Browsing Vascular Biology Center: Student Research and Presentations by Submit Date
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Neurovascular Injury After Retinal Ischemia Reperfusion Insult: Contrasting Roles Of Arginase Enzyme IsoformsPurpose: We have previously shown the involvement of arginase enzyme in retinal neurovascular injury. The present study was undertaken to determine the distinct roles of arginase 1 (A1) and arginase 2 (A2) in neurovascular damage following ischemia/reperfusion (I/R) injury. Methods: We used wild type (WT) mice, A2 knock out mice (A2-/-) and mice lacking one copy of A1 (A1+/-). Western blotting, RT-PCR, vascular digests, immunofluorescence, Propidium Iodide (PI) labeling and electroretinography (ERG) were used to evaluate retinal injury and function. Results: I/R injury caused significant increases in A2 expression along with thinning of the neural retina, decreases in NeuN+ GCL neurons and formation of acellular capillaries. Increases in PI labeling and RIP-3 expression showed that cell death occurred by necroptosis. Neurovascular injury was accompanied by microglial activation along with increased expression of GFAP and impairment of the ERG. Neuronal cell loss, capillary degeneration, necroptosis, gliosis and ERG impairment were all significantly reduced by deletion of A2. On the other hand, A1 deletion exacerbated I/R-induced neuronal and vascular injury and further increased necroptosis and gliosis as compared with WT retinas. Conclusions: This study shows for the first time the different roles of arginase isoforms after I/R insult. I/R-induced necrotic cell death and gliosis are mediated by A2, whereas upregulation of A1 may play a role in limiting the pathology.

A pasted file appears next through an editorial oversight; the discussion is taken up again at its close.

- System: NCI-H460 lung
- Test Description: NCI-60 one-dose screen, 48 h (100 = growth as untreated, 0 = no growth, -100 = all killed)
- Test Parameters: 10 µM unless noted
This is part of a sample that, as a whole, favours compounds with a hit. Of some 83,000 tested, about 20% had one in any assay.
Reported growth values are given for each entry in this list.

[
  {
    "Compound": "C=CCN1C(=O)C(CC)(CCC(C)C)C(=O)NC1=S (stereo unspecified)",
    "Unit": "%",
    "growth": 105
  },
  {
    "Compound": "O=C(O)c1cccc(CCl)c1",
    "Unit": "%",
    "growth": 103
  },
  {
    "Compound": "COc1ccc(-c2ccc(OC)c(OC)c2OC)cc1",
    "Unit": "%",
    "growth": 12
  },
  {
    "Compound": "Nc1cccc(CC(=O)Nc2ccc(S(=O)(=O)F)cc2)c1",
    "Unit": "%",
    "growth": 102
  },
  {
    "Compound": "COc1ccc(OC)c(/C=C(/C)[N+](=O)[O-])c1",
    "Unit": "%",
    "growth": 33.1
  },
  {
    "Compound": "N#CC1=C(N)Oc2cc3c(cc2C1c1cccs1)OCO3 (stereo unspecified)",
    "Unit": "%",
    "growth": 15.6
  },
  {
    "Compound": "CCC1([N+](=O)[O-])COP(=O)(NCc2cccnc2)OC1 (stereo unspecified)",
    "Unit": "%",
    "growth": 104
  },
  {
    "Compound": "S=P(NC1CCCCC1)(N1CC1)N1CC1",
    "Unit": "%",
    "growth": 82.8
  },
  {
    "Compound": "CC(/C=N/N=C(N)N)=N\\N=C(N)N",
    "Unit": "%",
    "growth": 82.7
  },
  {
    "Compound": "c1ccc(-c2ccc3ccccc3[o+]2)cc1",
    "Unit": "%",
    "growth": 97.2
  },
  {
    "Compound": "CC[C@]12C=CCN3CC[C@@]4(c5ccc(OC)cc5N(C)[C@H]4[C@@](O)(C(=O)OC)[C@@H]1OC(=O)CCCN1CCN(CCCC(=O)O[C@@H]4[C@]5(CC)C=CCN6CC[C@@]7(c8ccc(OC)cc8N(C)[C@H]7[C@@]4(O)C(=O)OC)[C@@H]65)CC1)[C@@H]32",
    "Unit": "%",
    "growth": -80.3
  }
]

Molecular Mechanisms Underlying ATP- And Adenosine Induced Microvascular Endothelial Barrier PreservationEndothelial barrier integrity has critical importance in vascular homeostasis. Disruption of the endothelial cell (EC) barrier results in increased vascular permeability. Extracellular purines, ATP and adenosine (Ado) can restore the barrier function, involving the activation of myosin light chain phosphatase (MLCP). Both ATP and Ado increase protein kinase-A (PKA) activity, however a direct link between purine-induced EC barrier enhancement, MLCP and PKA was not described. Here we show that Ado and a stable analog of ATP, ATPγS, induced human lung microvascular EC (HLMVEC) barrier enhancement and PKA activation leads to decrease in MLC and MYPT1T696 phosphorylation. Surprisingly, PKA catalytic subunit (PKAc) depletion attenuates ATPγS, but not Ado-induced increase in transendothelial electrical resistance (TER), indicating that PKA activation is involved in ATP-induced EC barrier enhancement. Depletion of PKAc leads to increase in MLC and MYPTT696 phosphorylation in ATPγS challenged EC supporting the role of PKA in MLCP activation. To elucidate the role of PKA signaling in ATP-induced EC barrier enhancement we depleted several PKA-anchoring proteins (AKAPs). AKAP2 depletion attenuates ATPγS, but not Ado-induced TER increase. Furthermore, AKAP2 co-immunoprecipitates with MYPT1. This interaction was also confirmed by PLA. In conclusion ATP- and Ado-induced barrier enhancement requires different signaling with PKA promoting ATP-, but not Ado-induced EC barrier strengthening.